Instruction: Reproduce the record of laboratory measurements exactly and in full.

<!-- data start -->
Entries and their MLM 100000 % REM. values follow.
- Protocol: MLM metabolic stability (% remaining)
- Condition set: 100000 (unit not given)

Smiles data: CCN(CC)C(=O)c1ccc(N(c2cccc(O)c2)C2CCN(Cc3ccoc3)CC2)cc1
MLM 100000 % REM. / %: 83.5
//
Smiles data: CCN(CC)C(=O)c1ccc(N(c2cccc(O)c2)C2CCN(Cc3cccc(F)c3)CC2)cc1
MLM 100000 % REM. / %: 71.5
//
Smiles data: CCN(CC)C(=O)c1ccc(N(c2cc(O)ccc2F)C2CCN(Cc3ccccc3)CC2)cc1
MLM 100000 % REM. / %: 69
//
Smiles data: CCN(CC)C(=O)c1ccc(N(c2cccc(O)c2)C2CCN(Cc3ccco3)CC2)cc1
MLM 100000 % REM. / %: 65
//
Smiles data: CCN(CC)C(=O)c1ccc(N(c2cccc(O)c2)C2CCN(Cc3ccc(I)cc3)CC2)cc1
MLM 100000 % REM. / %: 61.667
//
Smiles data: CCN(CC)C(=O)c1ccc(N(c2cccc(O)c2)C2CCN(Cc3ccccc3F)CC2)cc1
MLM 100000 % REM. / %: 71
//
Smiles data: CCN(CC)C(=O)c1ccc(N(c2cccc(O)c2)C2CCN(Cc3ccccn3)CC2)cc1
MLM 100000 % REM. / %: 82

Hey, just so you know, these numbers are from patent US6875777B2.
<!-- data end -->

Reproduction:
Entries and their MLM 100000 % REM. values follow.
- Protocol: MLM metabolic stability (% remaining)
- Condition set: 100000 (unit not given)

Smiles data: CCN(CC)C(=O)c1ccc(N(c2cccc(O)c2)C2CCN(Cc3ccoc3)CC2)cc1
MLM 100000 % REM. / %: 83.5
//
Smiles data: CCN(CC)C(=O)c1ccc(N(c2cccc(O)c2)C2CCN(Cc3cccc(F)c3)CC2)cc1
MLM 100000 % REM. / %: 71.5
//
Smiles data: CCN(CC)C(=O)c1ccc(N(c2cc(O)ccc2F)C2CCN(Cc3ccccc3)CC2)cc1
MLM 100000 % REM. / %: 69
//
Smiles data: CCN(CC)C(=O)c1ccc(N(c2cccc(O)c2)C2CCN(Cc3ccco3)CC2)cc1
MLM 100000 % REM. / %: 65
//
Smiles data: CCN(CC)C(=O)c1ccc(N(c2cccc(O)c2)C2CCN(Cc3ccc(I)cc3)CC2)cc1
MLM 100000 % REM. / %: 61.667
//
Smiles data: CCN(CC)C(=O)c1ccc(N(c2cccc(O)c2)C2CCN(Cc3ccccc3F)CC2)cc1
MLM 100000 % REM. / %: 71
//
Smiles data: CCN(CC)C(=O)c1ccc(N(c2cccc(O)c2)C2CCN(Cc3ccccn3)CC2)cc1
MLM 100000 % REM. / %: 82

Hey, just so you know, these numbers are from patent US6875777B2.